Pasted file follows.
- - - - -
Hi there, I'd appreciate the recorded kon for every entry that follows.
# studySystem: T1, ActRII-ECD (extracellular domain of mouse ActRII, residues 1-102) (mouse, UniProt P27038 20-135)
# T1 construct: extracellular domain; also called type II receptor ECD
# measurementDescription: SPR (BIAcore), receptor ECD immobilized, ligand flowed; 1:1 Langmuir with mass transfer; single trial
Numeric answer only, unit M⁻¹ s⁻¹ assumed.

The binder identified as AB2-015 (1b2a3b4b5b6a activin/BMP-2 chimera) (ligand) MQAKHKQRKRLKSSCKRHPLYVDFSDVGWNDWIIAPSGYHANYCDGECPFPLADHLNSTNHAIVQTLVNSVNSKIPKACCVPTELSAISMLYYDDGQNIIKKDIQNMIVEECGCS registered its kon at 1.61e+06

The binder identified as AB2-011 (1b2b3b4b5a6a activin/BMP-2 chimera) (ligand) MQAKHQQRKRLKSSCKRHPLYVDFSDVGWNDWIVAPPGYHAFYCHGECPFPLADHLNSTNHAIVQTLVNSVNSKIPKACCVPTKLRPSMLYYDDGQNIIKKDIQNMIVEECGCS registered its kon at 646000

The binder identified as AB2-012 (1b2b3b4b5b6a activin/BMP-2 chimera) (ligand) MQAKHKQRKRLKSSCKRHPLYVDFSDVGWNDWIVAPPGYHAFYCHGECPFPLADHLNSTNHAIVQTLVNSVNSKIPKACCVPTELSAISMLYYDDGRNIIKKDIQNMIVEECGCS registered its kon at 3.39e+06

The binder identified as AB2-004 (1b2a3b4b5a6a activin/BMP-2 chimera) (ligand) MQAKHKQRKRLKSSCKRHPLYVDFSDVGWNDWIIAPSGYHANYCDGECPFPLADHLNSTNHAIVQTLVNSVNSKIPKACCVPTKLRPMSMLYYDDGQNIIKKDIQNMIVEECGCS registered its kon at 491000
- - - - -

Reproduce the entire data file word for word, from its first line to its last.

Hi there, I'd appreciate the recorded kon for every entry that follows.
# studySystem: T1, ActRII-ECD (extracellular domain of mouse ActRII, residues 1-102) (mouse, UniProt P27038 20-135)
# T1 construct: extracellular domain; also called type II receptor ECD
# measurementDescription: SPR (BIAcore), receptor ECD immobilized, ligand flowed; 1:1 Langmuir with mass transfer; single trial
Numeric answer only, unit M⁻¹ s⁻¹ assumed.

The binder identified as AB2-015 (1b2a3b4b5b6a activin/BMP-2 chimera) (ligand) MQAKHKQRKRLKSSCKRHPLYVDFSDVGWNDWIIAPSGYHANYCDGECPFPLADHLNSTNHAIVQTLVNSVNSKIPKACCVPTELSAISMLYYDDGQNIIKKDIQNMIVEECGCS registered its kon at 1.61e+06

The binder identified as AB2-011 (1b2b3b4b5a6a activin/BMP-2 chimera) (ligand) MQAKHQQRKRLKSSCKRHPLYVDFSDVGWNDWIVAPPGYHAFYCHGECPFPLADHLNSTNHAIVQTLVNSVNSKIPKACCVPTKLRPSMLYYDDGQNIIKKDIQNMIVEECGCS registered its kon at 646000

The binder identified as AB2-012 (1b2b3b4b5b6a activin/BMP-2 chimera) (ligand) MQAKHKQRKRLKSSCKRHPLYVDFSDVGWNDWIVAPPGYHAFYCHGECPFPLADHLNSTNHAIVQTLVNSVNSKIPKACCVPTELSAISMLYYDDGRNIIKKDIQNMIVEECGCS registered its kon at 3.39e+06

The binder identified as AB2-004 (1b2a3b4b5a6a activin/BMP-2 chimera) (ligand) MQAKHKQRKRLKSSCKRHPLYVDFSDVGWNDWIIAPSGYHANYCDGECPFPLADHLNSTNHAIVQTLVNSVNSKIPKACCVPTKLRPMSMLYYDDGQNIIKKDIQNMIVEECGCS registered its kon at 491000